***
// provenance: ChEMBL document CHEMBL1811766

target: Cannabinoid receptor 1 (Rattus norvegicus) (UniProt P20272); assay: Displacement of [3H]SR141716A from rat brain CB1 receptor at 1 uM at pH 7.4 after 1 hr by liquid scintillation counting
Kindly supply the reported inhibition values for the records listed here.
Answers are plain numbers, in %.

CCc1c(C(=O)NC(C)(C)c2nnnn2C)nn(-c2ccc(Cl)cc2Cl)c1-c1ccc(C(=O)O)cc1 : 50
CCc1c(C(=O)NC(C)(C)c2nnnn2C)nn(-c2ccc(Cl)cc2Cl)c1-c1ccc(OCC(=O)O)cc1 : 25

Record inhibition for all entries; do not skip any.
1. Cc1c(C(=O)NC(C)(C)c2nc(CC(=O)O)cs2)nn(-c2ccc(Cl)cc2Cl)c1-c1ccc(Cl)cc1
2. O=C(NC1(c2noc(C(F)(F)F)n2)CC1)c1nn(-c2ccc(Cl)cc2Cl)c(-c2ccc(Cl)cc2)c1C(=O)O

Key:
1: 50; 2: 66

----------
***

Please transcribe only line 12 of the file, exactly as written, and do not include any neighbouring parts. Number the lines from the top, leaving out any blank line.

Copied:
----------